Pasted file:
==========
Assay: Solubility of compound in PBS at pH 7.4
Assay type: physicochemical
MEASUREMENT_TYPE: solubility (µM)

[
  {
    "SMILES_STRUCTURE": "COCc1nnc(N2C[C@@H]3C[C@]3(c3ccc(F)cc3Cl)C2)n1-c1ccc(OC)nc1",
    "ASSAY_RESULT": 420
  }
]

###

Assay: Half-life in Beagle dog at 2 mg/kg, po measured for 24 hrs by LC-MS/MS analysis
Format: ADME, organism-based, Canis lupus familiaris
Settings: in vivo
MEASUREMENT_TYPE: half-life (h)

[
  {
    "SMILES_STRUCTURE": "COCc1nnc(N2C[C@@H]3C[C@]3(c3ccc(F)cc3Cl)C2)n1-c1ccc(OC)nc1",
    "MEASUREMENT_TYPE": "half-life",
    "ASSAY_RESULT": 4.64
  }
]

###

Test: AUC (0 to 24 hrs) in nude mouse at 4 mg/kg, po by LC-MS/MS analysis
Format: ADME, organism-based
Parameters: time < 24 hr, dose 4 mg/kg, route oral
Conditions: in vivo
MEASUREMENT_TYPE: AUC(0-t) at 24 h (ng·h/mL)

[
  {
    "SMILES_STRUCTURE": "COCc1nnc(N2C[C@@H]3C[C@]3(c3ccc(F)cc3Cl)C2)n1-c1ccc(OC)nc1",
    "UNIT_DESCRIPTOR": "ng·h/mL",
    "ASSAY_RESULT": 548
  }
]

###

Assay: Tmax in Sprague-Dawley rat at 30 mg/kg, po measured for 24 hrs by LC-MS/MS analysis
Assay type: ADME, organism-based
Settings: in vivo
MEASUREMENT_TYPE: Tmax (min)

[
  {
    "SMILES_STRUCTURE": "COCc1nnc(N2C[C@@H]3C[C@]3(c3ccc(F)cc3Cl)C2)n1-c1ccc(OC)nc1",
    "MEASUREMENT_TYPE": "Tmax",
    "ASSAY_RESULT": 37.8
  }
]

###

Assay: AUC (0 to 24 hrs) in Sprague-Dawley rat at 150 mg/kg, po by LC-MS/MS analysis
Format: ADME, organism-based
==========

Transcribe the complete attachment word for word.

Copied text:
Assay: Solubility of compound in PBS at pH 7.4
Assay type: physicochemical
MEASUREMENT_TYPE: solubility (µM)

[
  {
    "SMILES_STRUCTURE": "COCc1nnc(N2C[C@@H]3C[C@]3(c3ccc(F)cc3Cl)C2)n1-c1ccc(OC)nc1",
    "ASSAY_RESULT": 420
  }
]

###

Assay: Half-life in Beagle dog at 2 mg/kg, po measured for 24 hrs by LC-MS/MS analysis
Format: ADME, organism-based, Canis lupus familiaris
Settings: in vivo
MEASUREMENT_TYPE: half-life (h)

[
  {
    "SMILES_STRUCTURE": "COCc1nnc(N2C[C@@H]3C[C@]3(c3ccc(F)cc3Cl)C2)n1-c1ccc(OC)nc1",
    "MEASUREMENT_TYPE": "half-life",
    "ASSAY_RESULT": 4.64
  }
]

###

Test: AUC (0 to 24 hrs) in nude mouse at 4 mg/kg, po by LC-MS/MS analysis
Format: ADME, organism-based
Parameters: time < 24 hr, dose 4 mg/kg, route oral
Conditions: in vivo
MEASUREMENT_TYPE: AUC(0-t) at 24 h (ng·h/mL)

[
  {
    "SMILES_STRUCTURE": "COCc1nnc(N2C[C@@H]3C[C@]3(c3ccc(F)cc3Cl)C2)n1-c1ccc(OC)nc1",
    "UNIT_DESCRIPTOR": "ng·h/mL",
    "ASSAY_RESULT": 548
  }
]

###

Assay: Tmax in Sprague-Dawley rat at 30 mg/kg, po measured for 24 hrs by LC-MS/MS analysis
Assay type: ADME, organism-based
Settings: in vivo
MEASUREMENT_TYPE: Tmax (min)

[
  {
    "SMILES_STRUCTURE": "COCc1nnc(N2C[C@@H]3C[C@]3(c3ccc(F)cc3Cl)C2)n1-c1ccc(OC)nc1",
    "MEASUREMENT_TYPE": "Tmax",
    "ASSAY_RESULT": 37.8
  }
]

###

Assay: AUC (0 to 24 hrs) in Sprague-Dawley rat at 150 mg/kg, po by LC-MS/MS analysis
Format: ADME, organism-based